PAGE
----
For the sake of a well-argued discussion, we reached out to FoxStar India to learn their point of view. However, their representative refused to say anything on the matter, and claimed that there was no issue. "We have merely shifted the press previews to Friday," we were swiftly told. There was no time to respond with, "but that's not a preview!".
Sharma claims that in order to reach a consensus, several critics wrote to FoxStar agreeing to sign a Non-Disclosure Agreement with the studio as well, responding to their concerns of critics "tweeting between shows" and therefore ruining the film for audiences in advance. FoxStar, however, declined that as well.
Upon speaking with several executives in Eros Now and Viacom 18 Motion Pictures, all of whom did not want to be named (nobody is surprised), we were told that while a Yash Raj Films has consistently never had press previews, other film studios look at convenience, now, to decide whether a preview makes sense or not.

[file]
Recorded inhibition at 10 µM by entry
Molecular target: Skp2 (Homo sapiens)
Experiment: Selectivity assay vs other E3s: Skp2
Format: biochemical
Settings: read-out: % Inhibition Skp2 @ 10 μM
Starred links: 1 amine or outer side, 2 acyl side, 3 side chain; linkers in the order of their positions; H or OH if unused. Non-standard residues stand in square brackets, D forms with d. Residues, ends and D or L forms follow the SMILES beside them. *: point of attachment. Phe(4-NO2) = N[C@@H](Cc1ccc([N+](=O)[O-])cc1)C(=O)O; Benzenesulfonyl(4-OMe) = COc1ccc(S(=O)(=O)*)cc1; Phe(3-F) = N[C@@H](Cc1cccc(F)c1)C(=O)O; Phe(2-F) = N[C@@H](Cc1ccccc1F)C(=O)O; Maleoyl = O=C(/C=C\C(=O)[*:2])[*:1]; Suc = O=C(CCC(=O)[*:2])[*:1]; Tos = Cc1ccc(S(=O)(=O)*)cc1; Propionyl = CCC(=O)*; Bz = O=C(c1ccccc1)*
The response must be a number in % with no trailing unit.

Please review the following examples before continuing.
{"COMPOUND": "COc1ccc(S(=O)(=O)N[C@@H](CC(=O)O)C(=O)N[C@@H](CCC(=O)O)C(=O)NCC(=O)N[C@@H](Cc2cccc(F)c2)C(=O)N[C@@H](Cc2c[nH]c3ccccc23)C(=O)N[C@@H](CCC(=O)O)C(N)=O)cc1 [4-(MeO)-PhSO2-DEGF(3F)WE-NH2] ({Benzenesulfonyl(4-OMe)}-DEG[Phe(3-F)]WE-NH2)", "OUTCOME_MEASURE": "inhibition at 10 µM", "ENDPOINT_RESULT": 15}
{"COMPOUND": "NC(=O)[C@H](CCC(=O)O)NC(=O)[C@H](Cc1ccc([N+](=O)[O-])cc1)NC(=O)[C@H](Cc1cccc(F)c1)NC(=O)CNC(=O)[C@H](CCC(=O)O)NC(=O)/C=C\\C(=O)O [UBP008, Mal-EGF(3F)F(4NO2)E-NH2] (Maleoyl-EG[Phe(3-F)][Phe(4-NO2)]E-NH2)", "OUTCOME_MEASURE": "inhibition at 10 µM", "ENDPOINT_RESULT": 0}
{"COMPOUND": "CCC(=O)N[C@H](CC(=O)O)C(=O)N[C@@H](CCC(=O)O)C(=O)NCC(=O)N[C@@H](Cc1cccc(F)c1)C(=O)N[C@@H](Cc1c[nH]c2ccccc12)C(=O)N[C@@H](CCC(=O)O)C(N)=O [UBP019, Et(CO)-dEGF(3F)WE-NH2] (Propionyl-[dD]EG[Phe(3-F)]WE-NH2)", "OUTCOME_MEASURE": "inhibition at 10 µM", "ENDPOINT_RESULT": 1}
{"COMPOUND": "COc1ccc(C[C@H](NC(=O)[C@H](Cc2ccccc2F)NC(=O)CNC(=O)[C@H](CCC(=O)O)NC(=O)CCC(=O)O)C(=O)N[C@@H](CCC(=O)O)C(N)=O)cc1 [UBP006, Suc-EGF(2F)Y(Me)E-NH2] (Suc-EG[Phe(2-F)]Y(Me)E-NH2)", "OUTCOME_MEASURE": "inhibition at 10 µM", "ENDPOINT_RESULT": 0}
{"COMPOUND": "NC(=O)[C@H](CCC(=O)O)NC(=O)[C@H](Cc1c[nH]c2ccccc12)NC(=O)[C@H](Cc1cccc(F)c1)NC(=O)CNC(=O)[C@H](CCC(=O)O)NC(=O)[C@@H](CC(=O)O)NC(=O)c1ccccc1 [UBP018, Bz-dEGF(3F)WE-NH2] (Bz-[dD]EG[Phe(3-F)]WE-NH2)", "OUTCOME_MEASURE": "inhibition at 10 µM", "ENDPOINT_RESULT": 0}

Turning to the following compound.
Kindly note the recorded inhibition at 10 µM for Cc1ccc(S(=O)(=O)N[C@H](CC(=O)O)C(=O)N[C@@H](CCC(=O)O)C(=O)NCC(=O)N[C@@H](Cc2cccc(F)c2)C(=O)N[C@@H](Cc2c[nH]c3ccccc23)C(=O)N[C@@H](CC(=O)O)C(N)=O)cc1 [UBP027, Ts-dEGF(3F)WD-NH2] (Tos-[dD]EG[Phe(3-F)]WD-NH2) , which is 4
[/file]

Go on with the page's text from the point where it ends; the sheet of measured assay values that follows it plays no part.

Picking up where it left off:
So, while a film like Mastizaade would not have a press preview, because the reviews of the film wouldn't really determine anything or reach out to their preferred audience, a film like Zubaan, that would need to rely on word of mouth and social media for popularity, has its preview on a Monday on the week of its release.